theory of value

[VIDEO] Tax the Rich? New questions

• Is it justified that high-salary workers pay a high portion of the tax revenue? If so, what is that justification?

• Does paying a high portion of taxes mean they contribute more to society than other workers?

• Does the high market value of their labor, as reflected by their high salary, mean their labor contributes more social value to society?

• Higher tax for the rich is the progressive liberal solution to address inequality and provide better funding for public goods and services. But what is the socialist solution? (Note that I use the word socialist to refer to a stateless and classless society.)

[VIDEO] Tax the Rich? Why More Is Not Enough

A critique of both the conservative and liberal perspectives on taxing the rich.

PragerU and The Daily Wire misrepresent the facts to exaggerate how much tax the rich pay. However, a large portion of tax revenue is indeed paid by the rich. The argument that liberal progressives make to justify this is: Those who can afford more should pay more. But this accepts the belief that the rich subsidize and support the rest of us.

The opposite is true, at least when it comes to rich capitalists, i.e. the majority of the rich. It’s the working-class who support and subsidize the rich by producing their wealth.

The Disappointed of 1968: Seeking Refuge in Utopia

The communisers do not have a strategy for exiting capitalist society. The real and difficult problems of class consciousness, political organisation, bourgeois power and a period of transition are simply brushed aside as non-problems. What this represents is disillusionment and a cry of despair.

Some Clarifications on Roberts' Idea of the Falling Rate of Profit

Roberts (in tandem with the likes of Carchedi and Maito) frequently makes decent critiques of the existing trends in the capitalist crisis. However, despite criticising others on the capitalist left for their neo-Keynesianism, he offers little more than the suggestion that nationalisation would solve capital’s problems. The brief article here reveals a fairly fundamental error. (CWO)

Review of Money and Totality by Fred Moseley

Today, as the global economy flounders from crisis to crisis, Marx’s analysis of capitalism is the essential basis for a correct understanding of what is going on. Moseley’s book reaffirms key elements of this analysis. The previous obsession with the transformation problem has resulted in the undermining of these key aspects of Marx’s critique, actually making an understanding of twenty first century capitalism harder. Moseley’s book, though long winded and somewhat repetitive, serves a very useful purpose in exposing this undermining and its implications. For this reason alone it is worth reading.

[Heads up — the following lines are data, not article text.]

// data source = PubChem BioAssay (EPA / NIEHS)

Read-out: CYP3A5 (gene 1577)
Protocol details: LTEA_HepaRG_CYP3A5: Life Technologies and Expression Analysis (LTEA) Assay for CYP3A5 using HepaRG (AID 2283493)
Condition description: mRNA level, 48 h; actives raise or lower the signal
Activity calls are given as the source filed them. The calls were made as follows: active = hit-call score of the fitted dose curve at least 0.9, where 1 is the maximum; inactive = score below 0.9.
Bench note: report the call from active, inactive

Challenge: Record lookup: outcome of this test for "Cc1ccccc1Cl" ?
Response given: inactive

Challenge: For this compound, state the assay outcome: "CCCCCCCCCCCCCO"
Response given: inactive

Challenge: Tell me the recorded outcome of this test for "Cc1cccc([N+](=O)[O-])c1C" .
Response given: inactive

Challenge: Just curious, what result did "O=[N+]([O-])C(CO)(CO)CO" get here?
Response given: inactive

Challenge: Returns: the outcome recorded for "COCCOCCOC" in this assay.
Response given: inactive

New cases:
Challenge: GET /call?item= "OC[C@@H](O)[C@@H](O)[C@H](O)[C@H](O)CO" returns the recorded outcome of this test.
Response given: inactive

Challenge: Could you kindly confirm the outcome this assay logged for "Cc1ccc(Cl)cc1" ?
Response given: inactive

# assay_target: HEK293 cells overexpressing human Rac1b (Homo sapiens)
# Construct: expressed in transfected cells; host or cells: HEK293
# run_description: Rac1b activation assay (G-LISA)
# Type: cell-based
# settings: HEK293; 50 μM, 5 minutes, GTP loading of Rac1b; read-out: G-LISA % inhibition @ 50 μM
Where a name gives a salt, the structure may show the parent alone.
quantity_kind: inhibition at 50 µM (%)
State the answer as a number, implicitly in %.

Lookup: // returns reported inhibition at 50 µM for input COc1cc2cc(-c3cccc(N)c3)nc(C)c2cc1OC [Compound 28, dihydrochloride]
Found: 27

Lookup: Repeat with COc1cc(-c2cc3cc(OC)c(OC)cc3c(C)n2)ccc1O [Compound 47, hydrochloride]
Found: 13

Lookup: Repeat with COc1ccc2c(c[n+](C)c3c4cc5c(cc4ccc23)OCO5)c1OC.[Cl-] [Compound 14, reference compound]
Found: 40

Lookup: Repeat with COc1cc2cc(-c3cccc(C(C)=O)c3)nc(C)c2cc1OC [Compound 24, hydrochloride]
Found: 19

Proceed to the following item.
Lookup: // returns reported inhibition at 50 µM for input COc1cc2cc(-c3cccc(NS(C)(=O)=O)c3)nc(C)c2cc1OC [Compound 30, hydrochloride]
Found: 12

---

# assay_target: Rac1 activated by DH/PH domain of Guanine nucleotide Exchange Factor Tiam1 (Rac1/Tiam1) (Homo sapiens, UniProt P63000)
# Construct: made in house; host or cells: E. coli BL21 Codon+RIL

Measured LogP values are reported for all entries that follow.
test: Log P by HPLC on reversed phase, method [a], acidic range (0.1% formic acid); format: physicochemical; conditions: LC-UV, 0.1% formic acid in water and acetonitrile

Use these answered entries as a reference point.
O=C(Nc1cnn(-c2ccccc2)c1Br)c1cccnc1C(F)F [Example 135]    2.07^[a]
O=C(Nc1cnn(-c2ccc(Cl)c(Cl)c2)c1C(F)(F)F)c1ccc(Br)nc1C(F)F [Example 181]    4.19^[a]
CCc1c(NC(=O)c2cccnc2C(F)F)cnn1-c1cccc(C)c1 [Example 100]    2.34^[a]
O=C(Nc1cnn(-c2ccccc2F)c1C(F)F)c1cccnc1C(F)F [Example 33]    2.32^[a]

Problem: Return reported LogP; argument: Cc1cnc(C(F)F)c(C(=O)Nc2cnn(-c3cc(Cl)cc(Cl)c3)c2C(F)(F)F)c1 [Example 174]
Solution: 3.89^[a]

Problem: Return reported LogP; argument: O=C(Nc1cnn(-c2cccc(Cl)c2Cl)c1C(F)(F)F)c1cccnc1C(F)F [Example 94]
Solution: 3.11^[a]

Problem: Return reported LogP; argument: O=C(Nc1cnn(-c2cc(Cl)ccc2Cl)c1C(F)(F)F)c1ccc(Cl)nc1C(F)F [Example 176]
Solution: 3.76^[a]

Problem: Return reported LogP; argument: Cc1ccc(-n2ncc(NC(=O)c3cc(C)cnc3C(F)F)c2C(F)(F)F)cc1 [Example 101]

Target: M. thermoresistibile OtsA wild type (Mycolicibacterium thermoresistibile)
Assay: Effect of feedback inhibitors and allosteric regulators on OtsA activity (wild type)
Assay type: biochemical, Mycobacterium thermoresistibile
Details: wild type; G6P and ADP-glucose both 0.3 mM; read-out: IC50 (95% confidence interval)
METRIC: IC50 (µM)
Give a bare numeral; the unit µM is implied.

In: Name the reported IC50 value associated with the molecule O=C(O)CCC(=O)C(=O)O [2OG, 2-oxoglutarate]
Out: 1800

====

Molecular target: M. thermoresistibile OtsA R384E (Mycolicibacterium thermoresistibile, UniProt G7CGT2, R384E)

On transition - humanaesfera

On the transition to a new society through the universally interconnected conditions of existence produced by capitalist society. (Reply to "Notes on the transition to communism," from the collective Kontraklasa, Croatia).

Tegen arbeid, tegen kapitaal - een interview met Robert Kurz

Robert Kurz

“Een kritiek op het kapitalisme vanuit het standpunt van de arbeid is een logische onmogelijkheid, omdat je het kapitalisme niet vanuit het oogpunt van zijn eigen substantie kan bekritiseren.”

In dit interview uit 2010 praat journalist/filosoof Robert Kurz over de vragen die hij in zijn werk stelt: de dynamiek van economische crisis, hoe het kapitalisme in de loop van de geschiedenis zijn eigen substantie steeds verder uitholt en de crisistheorie van Marx. Hij schetst wat de actuele inhoud zou zijn van een ecologisch houdbare maatschappij op basis van “bewuste maatschappelijke planning”, in tegenstelling tot de “planning van de waarde” die in het Oostblok als socialisme gold.

Are we now in a period of transition from capitalism to socialism? H. Ticktin’s concept of decline and transition

Capitalism must be overthrown before a transitional period can be initiated. There must be a total rupture with value production. In order for this to happen the working class must capture political power and set about consciously transforming social production relations. Ticktin’s conceptions seem like those other aficionados of a seamless transition to communism, who have long lost hope in the working class being the agent of revolution.